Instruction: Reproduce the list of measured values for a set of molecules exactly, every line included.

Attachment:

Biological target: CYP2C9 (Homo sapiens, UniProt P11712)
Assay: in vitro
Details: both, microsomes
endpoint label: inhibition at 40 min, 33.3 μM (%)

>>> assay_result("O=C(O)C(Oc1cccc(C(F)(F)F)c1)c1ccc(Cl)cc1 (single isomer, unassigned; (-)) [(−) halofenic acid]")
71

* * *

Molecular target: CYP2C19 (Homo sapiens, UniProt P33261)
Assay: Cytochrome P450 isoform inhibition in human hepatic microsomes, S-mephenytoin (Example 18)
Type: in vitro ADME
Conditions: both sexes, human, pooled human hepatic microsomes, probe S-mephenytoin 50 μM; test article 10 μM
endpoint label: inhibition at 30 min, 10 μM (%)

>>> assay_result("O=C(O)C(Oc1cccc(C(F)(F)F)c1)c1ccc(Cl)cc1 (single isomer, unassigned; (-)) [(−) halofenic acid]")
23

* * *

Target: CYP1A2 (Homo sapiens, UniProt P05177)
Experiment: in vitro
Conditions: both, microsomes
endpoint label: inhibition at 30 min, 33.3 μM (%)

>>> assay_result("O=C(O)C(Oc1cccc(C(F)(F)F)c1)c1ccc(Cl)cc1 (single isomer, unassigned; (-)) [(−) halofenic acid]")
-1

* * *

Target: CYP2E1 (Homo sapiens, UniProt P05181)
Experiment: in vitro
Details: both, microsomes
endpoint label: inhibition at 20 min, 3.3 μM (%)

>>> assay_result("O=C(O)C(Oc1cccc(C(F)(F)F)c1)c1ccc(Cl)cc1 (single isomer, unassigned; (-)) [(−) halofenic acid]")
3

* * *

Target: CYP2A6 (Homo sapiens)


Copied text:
Biological target: CYP2C9 (Homo sapiens, UniProt P11712)
Assay: in vitro
Details: both, microsomes
endpoint label: inhibition at 40 min, 33.3 μM (%)

>>> assay_result("O=C(O)C(Oc1cccc(C(F)(F)F)c1)c1ccc(Cl)cc1 (single isomer, unassigned; (-)) [(−) halofenic acid]")
71

* * *

Molecular target: CYP2C19 (Homo sapiens, UniProt P33261)
Assay: Cytochrome P450 isoform inhibition in human hepatic microsomes, S-mephenytoin (Example 18)
Type: in vitro ADME
Conditions: both sexes, human, pooled human hepatic microsomes, probe S-mephenytoin 50 μM; test article 10 μM
endpoint label: inhibition at 30 min, 10 μM (%)

>>> assay_result("O=C(O)C(Oc1cccc(C(F)(F)F)c1)c1ccc(Cl)cc1 (single isomer, unassigned; (-)) [(−) halofenic acid]")
23

* * *

Target: CYP1A2 (Homo sapiens, UniProt P05177)
Experiment: in vitro
Conditions: both, microsomes
endpoint label: inhibition at 30 min, 33.3 μM (%)

>>> assay_result("O=C(O)C(Oc1cccc(C(F)(F)F)c1)c1ccc(Cl)cc1 (single isomer, unassigned; (-)) [(−) halofenic acid]")
-1

* * *

Target: CYP2E1 (Homo sapiens, UniProt P05181)
Experiment: in vitro
Details: both, microsomes
endpoint label: inhibition at 20 min, 3.3 μM (%)

>>> assay_result("O=C(O)C(Oc1cccc(C(F)(F)F)c1)c1ccc(Cl)cc1 (single isomer, unassigned; (-)) [(−) halofenic acid]")
3

* * *

Target: CYP2A6 (Homo sapiens)